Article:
One certain run in with a stump always gets laughed about when friends get to telling stories. I jumped on plain in a shallow swamp with a friend of mine from Pennsylvania, Ryan Tanner. We were fishing in his first derby in Alabama. Just as we got enough speed to plain out we crushed an underwater stump. It completely stopped us in our tracks, killing the engine and severely bending the prop shaft.
Ryan said and I quote “I’ve been in car wrecks that weren’t that bad.” I laughed it off and fire it back up and put it in gear quickly realizing we would be idling our way back due to the significance vibration coming from the lower unit. Best part is we still cashed a check in the 120 boat tournament that day! I could go on and on with wild stories about the war wagon from getting completely stuck and having to strip down to my underwear in December and get in the water and push to having the boat completely full of water all the way up to the decks due to a livewell hose malfunction.
My back up boat is a 17ft Xpress with a 90hp Mercury. It gets a lot of use during the week days fun fishing and when the War Wagon is in the shop. It’s also a great fishing boat and has many funny stories about shallow water escapades.
What do you consider the key vegetation and structure on the river system?
Coontail and hydrilla are the best! Hyacinth mats and Lilly pads are also stuff I key on a lot.
Looking at three of your favorite bass fishing baits, I would like to see how they come into play on the Black Warrior River. First, throwing a topwater frog. When are your throwing a frog on the River?
The frog gets the most miles put on it from May until October. I have a pretty impressive array of different frogs. I choose which one based on the cover I’m fishing typically. In some cases the weather and time of year determine which frog I choose. My overall favorites are Spro hollow bodies. Dean Rojas Bronze Eye and the full size popping frog are the two I throw the most. I generally don’t get into the super specific colors, black, white, and green are all you need here.
I also throw a Ribbit frog a good bit as well. It shines in May as the post spawn fish are hungry and mad! Fry guarders are a sucker for the bubbling feet of a Ribbit frog too!
How about swimming a jig?
This is the bread and butter! I’ve made more money with a swim jig than every other technique combined. November to May is the best with early spring being the most productive.
I use Jakked Baits and Dirty Jigs swim jigs. Both are really good! Sizes ranges from 3/8 down to a 1/4oz. I stick with the basic colors most of the time like Black/Blue, Green Pumpkin, and White.
There is a wide variety of trailers I use including NetBait Paca Craws, Reaction Innovations Little Dippers, Zoom Speed Craws and BigBite Baits Yo Daddy’s. The size jig and trailer combination I choose have many different factors like water temperature, water clarity, depth of the area, and type of vegetation in the area all go into which combo I throw. Most of the winter and spring I have 3 to 5 different swim jig combos tied on and ready to hunt!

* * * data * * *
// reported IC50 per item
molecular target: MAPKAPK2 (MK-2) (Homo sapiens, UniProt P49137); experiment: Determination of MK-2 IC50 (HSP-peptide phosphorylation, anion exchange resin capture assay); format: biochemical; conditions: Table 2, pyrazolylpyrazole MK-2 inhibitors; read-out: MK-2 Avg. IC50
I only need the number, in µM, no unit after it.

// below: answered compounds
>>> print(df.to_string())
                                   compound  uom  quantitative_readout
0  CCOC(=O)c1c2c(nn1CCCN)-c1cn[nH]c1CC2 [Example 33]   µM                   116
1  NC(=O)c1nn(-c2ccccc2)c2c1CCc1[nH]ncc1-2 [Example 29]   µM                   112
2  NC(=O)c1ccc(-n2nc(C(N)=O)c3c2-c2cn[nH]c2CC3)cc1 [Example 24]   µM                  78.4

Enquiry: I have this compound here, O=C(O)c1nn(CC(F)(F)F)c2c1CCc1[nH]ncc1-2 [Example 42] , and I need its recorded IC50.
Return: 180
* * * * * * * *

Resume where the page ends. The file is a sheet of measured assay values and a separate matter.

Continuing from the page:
Lastly, flipping the mats…what are your favorite baits to flip the mats with?
I keep it really simple flipping mats. 1 1/4oz tungsten and Reaction Innovations Sweet Beaver black/blue or green pumpkin 95% of the time. I’ll move down to a 1oz if the mats’ thickness allows it.
This technique can produce great in the dead heat of the summer and in the coldest part of the winter. It’s a numbers game to me, the more times you flip into a mat the better the odds are to catch one. Sometimes you can go really long stretches without a bite at all but it’s all about grinding it out and keeping it in your hand!
What are 5 pieces of advice that you have for anyone bass fishing the Black Warrior River?
- Pay attention to water level, and current. It drives the mood of the fish and determines when they eat.
- Find the bait fish. Shad are one of the main food sources for bass even in shallow water.
- Don’t be afraid to grind it out with one bait or technique all day. But in the same breath don’t forget to switch it up sometimes… if that makes any sense at all.
- Get out on the water as much as possible, I learn something every time I go even fishing the same areas. After a while the big picture will start to make sense.
- Most important of all have fun and be nice. No one likes a ornery person especially on their off day at the river. If you’re not having fun then you missed the whole purpose.
Do you have any pro staff companies?
JaKKed Baits, jigs are second to none!!
Thank you Russell. Will be following on Instagram @russellfishing.